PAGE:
There’s no denying that fuel prices are painful at the moment. If they get any higher, your local petrol station could graduate summa cum laude by the end of the year. But as tempting as it might be to splash just a liter or two in the tank every time the needle hits the bottom of the gauge, or waiting until the engine starts sputtering on parking ramps, you’re really not saving yourself anything by doing so. Let’s look at the ways that running your car with a nearly empty tank can actually cost you more in the long run.
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1) The fumes
If your car runs on petrol, gas vapors can and will build up inside the tank when you park under the sun. While modern cars have an EVAP system to vents these vapors when the engine is running, pressure built up when parked can cause a pretty bad smell when you open the cap, especially if there’s a lot of empty space inside the tank for the fuel to evaporate into.
2) The sediment
Over time, sediments and impurities can settle at the bottom of your tank. While this isn’t as big an issue with newer cars with plastic tanks and filler systems, having the fuel slosh around in the bottom of the tank increases the risk that settled contaminants will get sucked up into the fuel pump, clogging the filters prematurely.
3) The water
Water contamination is a very real issue with cars. You can get it from contaminated fuel, but also from the air around you. While modern tanks are sealed, opening the tank more often to fuel up lets more moisture-laden air in, and that moisture can condense and build up, especially if you leave a lot of empty space inside the tank and don’t use your car for long periods of time. Sucking that water into the engine can cause poor running, whether you have a petrol or diesel vehicle. Worse, on modern common-rail diesel vehicles, water ingestion can damage sensitive - and expensive - high pressure fuel pumps and injectors.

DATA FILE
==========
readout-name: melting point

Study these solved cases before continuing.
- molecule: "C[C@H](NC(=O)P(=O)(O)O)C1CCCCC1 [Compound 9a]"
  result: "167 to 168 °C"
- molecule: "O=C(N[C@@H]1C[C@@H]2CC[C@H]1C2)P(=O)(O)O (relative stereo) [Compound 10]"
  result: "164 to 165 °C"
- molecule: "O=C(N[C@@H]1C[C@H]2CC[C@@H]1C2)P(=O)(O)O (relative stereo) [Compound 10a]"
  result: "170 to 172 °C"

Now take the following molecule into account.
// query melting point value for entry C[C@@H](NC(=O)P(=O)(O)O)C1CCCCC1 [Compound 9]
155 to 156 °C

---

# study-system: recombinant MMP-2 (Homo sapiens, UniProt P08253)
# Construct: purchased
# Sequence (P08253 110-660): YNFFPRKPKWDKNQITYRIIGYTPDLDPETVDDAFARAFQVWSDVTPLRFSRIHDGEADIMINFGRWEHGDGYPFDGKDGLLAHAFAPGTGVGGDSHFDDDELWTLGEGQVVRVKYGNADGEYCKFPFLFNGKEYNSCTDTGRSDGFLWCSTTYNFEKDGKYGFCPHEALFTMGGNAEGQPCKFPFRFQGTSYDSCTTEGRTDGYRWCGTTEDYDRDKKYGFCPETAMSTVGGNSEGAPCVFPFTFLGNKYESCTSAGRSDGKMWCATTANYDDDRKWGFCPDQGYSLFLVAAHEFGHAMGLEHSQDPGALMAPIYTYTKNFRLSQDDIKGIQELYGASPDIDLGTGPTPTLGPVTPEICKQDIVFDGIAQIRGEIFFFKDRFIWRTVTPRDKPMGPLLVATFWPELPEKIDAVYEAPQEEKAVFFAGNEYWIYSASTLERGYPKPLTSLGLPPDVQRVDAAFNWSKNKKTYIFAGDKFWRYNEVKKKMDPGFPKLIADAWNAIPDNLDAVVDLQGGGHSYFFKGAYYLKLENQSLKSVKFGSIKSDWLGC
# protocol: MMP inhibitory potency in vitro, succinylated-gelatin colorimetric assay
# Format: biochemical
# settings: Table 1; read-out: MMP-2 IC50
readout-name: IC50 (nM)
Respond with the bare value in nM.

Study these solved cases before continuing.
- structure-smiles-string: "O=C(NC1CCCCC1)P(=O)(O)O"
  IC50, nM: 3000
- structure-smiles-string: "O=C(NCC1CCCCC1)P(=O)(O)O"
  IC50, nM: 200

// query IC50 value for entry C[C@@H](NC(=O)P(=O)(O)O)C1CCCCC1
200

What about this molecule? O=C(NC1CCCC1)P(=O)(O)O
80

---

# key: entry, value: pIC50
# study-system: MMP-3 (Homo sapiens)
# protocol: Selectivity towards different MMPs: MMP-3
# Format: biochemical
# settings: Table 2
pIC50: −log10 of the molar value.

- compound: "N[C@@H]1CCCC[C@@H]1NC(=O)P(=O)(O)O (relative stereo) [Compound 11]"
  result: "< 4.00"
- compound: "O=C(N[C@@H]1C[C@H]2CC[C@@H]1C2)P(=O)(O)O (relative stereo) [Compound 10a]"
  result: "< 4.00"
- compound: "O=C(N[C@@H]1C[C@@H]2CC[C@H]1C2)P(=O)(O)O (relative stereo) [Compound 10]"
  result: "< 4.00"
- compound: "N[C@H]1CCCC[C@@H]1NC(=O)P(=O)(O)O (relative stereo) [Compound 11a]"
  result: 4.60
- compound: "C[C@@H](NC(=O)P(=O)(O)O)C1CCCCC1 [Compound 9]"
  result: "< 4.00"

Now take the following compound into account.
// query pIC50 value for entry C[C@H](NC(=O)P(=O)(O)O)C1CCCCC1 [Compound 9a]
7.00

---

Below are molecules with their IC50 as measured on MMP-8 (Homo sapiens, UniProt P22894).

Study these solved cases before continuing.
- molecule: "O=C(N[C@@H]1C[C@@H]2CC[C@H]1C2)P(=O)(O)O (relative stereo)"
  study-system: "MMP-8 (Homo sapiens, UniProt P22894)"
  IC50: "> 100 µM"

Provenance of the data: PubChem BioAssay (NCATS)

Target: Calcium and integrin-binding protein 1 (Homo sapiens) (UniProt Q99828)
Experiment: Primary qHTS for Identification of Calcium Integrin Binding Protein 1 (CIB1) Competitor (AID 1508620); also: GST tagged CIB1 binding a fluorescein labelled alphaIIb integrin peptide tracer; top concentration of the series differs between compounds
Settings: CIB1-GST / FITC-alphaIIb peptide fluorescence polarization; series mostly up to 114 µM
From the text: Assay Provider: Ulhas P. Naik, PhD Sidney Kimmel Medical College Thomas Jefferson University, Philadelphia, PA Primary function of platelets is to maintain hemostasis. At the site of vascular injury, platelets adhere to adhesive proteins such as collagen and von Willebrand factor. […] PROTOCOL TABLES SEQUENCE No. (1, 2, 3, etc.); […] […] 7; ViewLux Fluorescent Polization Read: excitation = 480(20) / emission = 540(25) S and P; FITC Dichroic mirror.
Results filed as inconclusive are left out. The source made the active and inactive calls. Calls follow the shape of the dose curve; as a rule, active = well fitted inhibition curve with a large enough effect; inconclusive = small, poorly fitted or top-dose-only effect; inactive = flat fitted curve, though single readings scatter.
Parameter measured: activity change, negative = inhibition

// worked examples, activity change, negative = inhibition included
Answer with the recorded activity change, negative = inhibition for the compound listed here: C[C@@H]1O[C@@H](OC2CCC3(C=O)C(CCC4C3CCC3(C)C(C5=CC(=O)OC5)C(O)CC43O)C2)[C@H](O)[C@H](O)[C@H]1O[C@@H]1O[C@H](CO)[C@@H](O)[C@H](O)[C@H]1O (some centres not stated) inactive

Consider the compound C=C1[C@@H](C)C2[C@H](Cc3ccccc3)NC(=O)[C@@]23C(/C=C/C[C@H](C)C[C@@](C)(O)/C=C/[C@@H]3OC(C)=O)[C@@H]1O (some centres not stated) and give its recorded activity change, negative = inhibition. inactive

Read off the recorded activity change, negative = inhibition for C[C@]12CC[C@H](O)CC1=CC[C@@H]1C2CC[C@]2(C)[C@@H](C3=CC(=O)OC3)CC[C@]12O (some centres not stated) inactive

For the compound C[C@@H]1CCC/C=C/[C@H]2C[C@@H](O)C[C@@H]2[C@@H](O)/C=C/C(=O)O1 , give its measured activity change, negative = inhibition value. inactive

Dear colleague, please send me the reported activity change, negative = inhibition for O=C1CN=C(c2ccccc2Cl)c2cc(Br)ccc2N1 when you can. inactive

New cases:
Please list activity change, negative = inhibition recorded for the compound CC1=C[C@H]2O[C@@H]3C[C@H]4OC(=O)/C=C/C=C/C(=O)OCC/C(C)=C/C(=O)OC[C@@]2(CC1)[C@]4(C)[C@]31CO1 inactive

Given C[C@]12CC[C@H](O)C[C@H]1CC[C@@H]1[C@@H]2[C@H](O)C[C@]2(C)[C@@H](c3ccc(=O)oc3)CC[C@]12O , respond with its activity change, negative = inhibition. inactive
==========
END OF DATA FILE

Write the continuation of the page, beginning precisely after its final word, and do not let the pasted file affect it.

4) The heat
Fuel, just like the other liquids that go through your engine, helps cool it down. Evaporating gasoline carries away with it a lot of heat. But even when it doesn’t evaporate, liquid gasoline can hold a lot of heat. Many vehicles have fuel return lines that dump hot fuel back in the tank, removing excess heat from the injector rail. When running low on fuel, the amount of heat circulating between the tank and the fuel rail is, obviously, much higher than if the tank is at least half full. This also increases the chance of gas vapor build up in the fuel system, which can lead to poor running. With fuel return systems and electronic engine control, vapor lock isn’t the same big boogeyman it was in the days of carbureted engines, but hot fuel is still no fun.
5) The heat, part two
Aside from the engine, the fuel pump needs cooling as well. That tiny electric motor runs non-stop during operation and can get very hot. Normally, the pump is fully submerged in fuel, which keeps it cool. But at very low fuel levels, parts of the pump will no longer be submerged, leading to overheating and exposure of rubber bits and gaskets to corrosive ethanol fumes. Habitually running at very low fuel levels can lead to premature pump failure. Exposure to corrosive fumes doesn’t help, either.
6) Do it right
To keep your fuel pump—and your engine—happy, you should aim to at least have a quarter to a half tank of fuel in hand at all times. Running out of fuel once or twice won’t destroy your car. But it’s not something you should make a habit of. You can definitely go the other way, too: consistently filling your tank to the point where you can see the fuel sloshing just under the cap can clog the charcoal canister and damage the EVAP system. In buying fuel, as in life, moderation is the key. Eat until you’re full, and no more than that. Consistent full tank fill ups cycle new detergents and cleaners in the system, flushing out built-up sludge and water contamination. It is also more economical than buying a few liters everyday. And less stressful as well.